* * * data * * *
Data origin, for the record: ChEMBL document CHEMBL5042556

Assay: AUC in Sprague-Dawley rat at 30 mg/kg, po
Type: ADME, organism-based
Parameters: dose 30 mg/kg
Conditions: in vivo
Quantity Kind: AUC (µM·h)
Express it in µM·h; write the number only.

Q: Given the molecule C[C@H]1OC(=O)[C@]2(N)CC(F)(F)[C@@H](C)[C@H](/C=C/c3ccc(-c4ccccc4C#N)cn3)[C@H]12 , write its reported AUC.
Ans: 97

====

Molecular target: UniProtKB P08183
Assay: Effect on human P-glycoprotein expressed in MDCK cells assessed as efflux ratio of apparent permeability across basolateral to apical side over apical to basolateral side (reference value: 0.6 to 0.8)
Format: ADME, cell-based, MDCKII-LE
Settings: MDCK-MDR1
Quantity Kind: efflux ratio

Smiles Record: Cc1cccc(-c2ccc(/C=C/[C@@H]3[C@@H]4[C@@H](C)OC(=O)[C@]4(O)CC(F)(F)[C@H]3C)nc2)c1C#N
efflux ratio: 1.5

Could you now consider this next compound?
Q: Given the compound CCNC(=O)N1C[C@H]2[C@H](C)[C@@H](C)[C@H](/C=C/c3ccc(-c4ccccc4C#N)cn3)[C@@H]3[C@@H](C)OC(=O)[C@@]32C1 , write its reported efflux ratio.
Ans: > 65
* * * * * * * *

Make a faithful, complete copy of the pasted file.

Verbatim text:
Data origin, for the record: ChEMBL document CHEMBL5042556

Assay: AUC in Sprague-Dawley rat at 30 mg/kg, po
Type: ADME, organism-based
Parameters: dose 30 mg/kg
Conditions: in vivo
Quantity Kind: AUC (µM·h)
Express it in µM·h; write the number only.

Q: Given the molecule C[C@H]1OC(=O)[C@]2(N)CC(F)(F)[C@@H](C)[C@H](/C=C/c3ccc(-c4ccccc4C#N)cn3)[C@H]12 , write its reported AUC.
Ans: 97

====

Molecular target: UniProtKB P08183
Assay: Effect on human P-glycoprotein expressed in MDCK cells assessed as efflux ratio of apparent permeability across basolateral to apical side over apical to basolateral side (reference value: 0.6 to 0.8)
Format: ADME, cell-based, MDCKII-LE
Settings: MDCK-MDR1
Quantity Kind: efflux ratio

Smiles Record: Cc1cccc(-c2ccc(/C=C/[C@@H]3[C@@H]4[C@@H](C)OC(=O)[C@]4(O)CC(F)(F)[C@H]3C)nc2)c1C#N
efflux ratio: 1.5

Could you now consider this next compound?
Q: Given the compound CCNC(=O)N1C[C@H]2[C@H](C)[C@@H](C)[C@H](/C=C/c3ccc(-c4ccccc4C#N)cn3)[C@@H]3[C@@H](C)OC(=O)[C@@]32C1 , write its reported efflux ratio.
Ans: > 65